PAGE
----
Whether question of whether a matter has been settled prior to arbitration can fall within scope of section 67 of the Arbitration Act 1996


Section 67 of the Arbitration Act 1996 provides that a party can challenge an award of a tribunal “as to its substantive jurisdiction”. Substantive jurisdiction is defined in the Act as meaning whether there is a valid arbitration agreement, whether the tribunal is properly constituted, or “whether matters have been submitted to the arbitration in accordance with the arbitration agreement”.

In this case, the tribunal was asked to resolve the question of whether or not the parties had reached a binding settlement (here, in relation to costs). The claimant argued that where there is an issue as to whether there remains any dispute between the parties, that is a dispute about “whether matters have been submitted to the arbitration in accordance with the arbitration agreement”. If there is no dispute, the tribunal has no jurisdiction. The defendant countered that the tribunal had jurisdiction because it was being asked to resolve the question of whether or not there had been a settlement.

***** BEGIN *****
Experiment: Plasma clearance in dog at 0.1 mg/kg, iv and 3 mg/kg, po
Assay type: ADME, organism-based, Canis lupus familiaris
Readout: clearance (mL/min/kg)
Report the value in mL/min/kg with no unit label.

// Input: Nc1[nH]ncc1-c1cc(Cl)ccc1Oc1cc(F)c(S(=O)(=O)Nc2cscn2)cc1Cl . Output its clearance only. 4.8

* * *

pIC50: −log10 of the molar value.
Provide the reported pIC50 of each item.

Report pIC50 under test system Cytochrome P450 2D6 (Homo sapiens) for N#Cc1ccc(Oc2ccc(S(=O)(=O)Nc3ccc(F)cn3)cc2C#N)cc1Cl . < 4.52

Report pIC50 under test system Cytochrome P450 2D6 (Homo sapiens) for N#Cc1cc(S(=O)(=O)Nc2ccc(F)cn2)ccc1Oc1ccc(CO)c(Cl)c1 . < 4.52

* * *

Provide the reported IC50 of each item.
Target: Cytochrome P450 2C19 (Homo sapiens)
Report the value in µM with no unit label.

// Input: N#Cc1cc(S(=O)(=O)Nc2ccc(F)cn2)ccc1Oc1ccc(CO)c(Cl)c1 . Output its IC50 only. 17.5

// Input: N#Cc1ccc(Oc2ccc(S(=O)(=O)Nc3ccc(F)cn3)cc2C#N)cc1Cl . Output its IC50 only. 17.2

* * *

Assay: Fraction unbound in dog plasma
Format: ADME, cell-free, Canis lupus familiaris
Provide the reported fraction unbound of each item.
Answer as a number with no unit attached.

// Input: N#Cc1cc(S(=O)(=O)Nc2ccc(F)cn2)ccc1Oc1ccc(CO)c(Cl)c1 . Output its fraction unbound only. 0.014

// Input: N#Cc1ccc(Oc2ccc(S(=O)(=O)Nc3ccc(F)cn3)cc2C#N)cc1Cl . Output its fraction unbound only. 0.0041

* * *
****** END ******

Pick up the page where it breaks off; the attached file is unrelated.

There is no prior authority or textbook commentary on this issue. Hamblen J concluded that the defendant was correct: “In my judgment, where there is a dispute as to whether the claim….which has been referred to arbitration has been settled that will generally fall within the reference made to the arbitral tribunal” and hence falls outside the scope of section 67.